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Crime Without Punishment: The Strange Case of Colonel Karuna

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The trial, imprisonment and release of a former Tamil Tiger leader raises some tricky and potentially embarrassing questions for the British government. The former leader of the Tamil Tigers in the east of Sri Lanka Commander Vinayagamoorthy Muralitharan alias Colonel Karuna was arrested for travelling to the UK on a false passport in November 2007 and sentenced to 9 months in prison at the end of January 2008.

He was released from prison on May 9 and transferred to an immigration detention centre. He was deported at the beginning of July having escaped charges of war crimes and human rights abuses committed in Sri Lanka.

For the past 25 years the Tamil Tigers have been fighting for a homeland in what is now north and east Sri Lanka. During this time Karuna, proved himself to be an adept guerrilla leader. He quickly rose through the ranks of the Tigers to become Special Commander of the eastern region of the Tamil Eelam, in eastern Sri Lanka. Shortly after his promotion Karuna broke from the Tigers to form his own army, the Tamil People's Liberation Tigers.

After switching sides he began to associate with members of the Sinhala establishment, the dominant ethnic group in Sri Lanka. Tamils allege that the association was so strong, and Karuna's army so important in the fight against the Tamil Tigers, that the Sri Lankan army and Special Forces aided his missions against the Tigers.

Throughout this period Karuna has been accused of being behind some of the most abhorrent abuses of human rights in Sri Lanka. Amnesty UK alleges such abuses include torture, hostage taking, the use of child soldiers, and crimes against humanity.

 

Human Rights Watch refers to Karuna as having a "long and horrific record of abuse", and claim he is "one of the worst human rights abusers ever to end up in custody in the UK". However, few Tamils believed he would become the first person to be successfully convicted in the UK for war crimes or human rights violations.

Shortly after arriving in the UK Karuna was charged under Section 25 of the Identity Cards Act for the possession of a false identity document, but the circumstances of his arrest and imprisonment are shrouded with secrecy and intrigue, raising questions about the role and competency of the British government.

At Isleworth Crown Court Karuna pleaded guilty to travelling on a fraudulent passport, but said he did so with the backing of the Sri Lankan government. Karuna's lawyer, David Philips, told the court that Karuna "entered the United Kingdom using a diplomatic passport ... it contained a six month multiple visit visa, issued at the British High Commission" in Colombo. "The Sri Lankan government gave him the passport and sent him to the United Kingdom" and it was the Sri Lankan Defense Secretary, Gotabhaya Rajapaksa, also the Prime Minister's brother, who organised it.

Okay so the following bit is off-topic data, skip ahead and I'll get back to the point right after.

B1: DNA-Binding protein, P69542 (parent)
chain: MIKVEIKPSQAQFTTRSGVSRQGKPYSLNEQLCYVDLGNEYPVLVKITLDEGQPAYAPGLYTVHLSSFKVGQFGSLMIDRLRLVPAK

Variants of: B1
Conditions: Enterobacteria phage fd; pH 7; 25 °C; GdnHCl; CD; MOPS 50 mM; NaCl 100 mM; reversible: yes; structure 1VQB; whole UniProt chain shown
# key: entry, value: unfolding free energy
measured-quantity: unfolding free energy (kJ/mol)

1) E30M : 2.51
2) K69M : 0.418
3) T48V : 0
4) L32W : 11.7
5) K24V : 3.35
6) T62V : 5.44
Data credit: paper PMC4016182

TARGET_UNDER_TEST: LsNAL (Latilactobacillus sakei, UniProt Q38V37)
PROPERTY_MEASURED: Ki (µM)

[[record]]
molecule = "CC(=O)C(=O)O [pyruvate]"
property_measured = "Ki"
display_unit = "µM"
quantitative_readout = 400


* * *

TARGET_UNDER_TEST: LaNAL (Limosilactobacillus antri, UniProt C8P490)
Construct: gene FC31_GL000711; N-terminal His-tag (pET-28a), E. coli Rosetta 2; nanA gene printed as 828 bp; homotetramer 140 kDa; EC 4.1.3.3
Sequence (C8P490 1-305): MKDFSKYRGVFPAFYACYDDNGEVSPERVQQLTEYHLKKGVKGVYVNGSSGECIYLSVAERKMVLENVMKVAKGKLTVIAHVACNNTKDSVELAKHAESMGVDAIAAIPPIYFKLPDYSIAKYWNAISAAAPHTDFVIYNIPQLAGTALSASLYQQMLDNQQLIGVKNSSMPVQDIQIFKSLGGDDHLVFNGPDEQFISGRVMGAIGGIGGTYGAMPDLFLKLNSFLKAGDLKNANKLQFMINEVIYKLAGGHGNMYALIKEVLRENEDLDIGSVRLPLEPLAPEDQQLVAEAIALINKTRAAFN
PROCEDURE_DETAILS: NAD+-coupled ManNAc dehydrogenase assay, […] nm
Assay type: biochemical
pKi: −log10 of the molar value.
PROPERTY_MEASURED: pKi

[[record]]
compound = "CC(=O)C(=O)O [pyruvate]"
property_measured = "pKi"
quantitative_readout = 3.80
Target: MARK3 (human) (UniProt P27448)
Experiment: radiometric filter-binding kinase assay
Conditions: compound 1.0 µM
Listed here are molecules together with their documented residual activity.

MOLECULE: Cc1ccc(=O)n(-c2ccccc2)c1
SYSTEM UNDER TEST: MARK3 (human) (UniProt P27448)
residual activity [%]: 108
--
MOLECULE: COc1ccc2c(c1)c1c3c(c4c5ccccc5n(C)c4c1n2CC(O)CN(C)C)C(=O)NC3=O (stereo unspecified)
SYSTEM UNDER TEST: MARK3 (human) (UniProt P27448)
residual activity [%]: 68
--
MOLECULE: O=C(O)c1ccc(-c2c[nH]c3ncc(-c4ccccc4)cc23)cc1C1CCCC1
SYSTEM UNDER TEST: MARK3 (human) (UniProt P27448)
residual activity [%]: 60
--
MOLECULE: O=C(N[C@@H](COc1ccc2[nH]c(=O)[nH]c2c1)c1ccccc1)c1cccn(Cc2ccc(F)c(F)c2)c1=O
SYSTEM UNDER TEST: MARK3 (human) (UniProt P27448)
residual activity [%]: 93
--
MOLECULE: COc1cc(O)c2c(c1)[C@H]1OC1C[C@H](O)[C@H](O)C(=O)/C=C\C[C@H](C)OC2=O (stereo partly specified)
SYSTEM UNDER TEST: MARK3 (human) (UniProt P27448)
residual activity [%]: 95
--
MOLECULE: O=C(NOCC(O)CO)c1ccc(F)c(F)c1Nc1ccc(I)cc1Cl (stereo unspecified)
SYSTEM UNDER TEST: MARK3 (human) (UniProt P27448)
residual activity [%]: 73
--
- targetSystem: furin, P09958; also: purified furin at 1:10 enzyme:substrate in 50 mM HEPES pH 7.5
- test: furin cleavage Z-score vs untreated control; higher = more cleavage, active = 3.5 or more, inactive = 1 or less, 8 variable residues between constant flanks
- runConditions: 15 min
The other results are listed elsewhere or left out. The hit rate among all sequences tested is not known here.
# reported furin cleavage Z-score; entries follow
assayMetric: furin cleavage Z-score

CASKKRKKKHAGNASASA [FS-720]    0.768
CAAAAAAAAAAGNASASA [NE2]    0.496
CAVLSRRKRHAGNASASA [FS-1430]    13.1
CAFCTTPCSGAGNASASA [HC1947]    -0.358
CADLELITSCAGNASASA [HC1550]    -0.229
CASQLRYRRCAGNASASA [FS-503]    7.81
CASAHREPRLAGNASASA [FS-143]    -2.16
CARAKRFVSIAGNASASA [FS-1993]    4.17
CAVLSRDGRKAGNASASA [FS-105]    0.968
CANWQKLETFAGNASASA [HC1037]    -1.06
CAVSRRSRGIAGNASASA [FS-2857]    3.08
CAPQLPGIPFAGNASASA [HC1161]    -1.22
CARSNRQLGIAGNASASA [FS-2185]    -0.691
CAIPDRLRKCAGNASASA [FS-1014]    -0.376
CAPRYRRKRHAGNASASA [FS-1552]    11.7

He went on to say that Karuna did not go to the British High Commission to collect the documents and was merely following the instructions of the Sri Lankan government.

Karuna's lawyer told me that none of Karuna's allegations were investigated, and no questions about them have been asked in Parliament. He went on to tell me that his attempts to investigate were met with closed doors and a "wall of silence".

Despite Karuna's claims of a change of heart, his break with the Tigers was generally regarded as opportunistic. Very few sources are prepared to talk on the record about Karuna for political or safety reasons. However, Nadesapillai Vithyatharan, a prominent Tamil newspaper editor in Sri Lanka, and a friend of Karuna's when he was in the Tigers, explained that Karuna jumped before he was pushed. Karuna had allegedly embezzled money from the Tigers, infuriating their leader, Velupillai Prabhakaran. Karuna was a marked man.

His relations with the Sri Lankan government did not fare much better. By 2007 it seemed that Karuna's usefulness to the government was beginning to ebb away. In June of that year, the editor of the Asia Tribune, K.T. Rajasingham, met with the President of Sri Lanka, Mahinda Rajapakse and his Minister for Social Welfare, Douglas Devananda, in Geneva to discuss Sri Lankan affairs, including the "problem" of Karuna.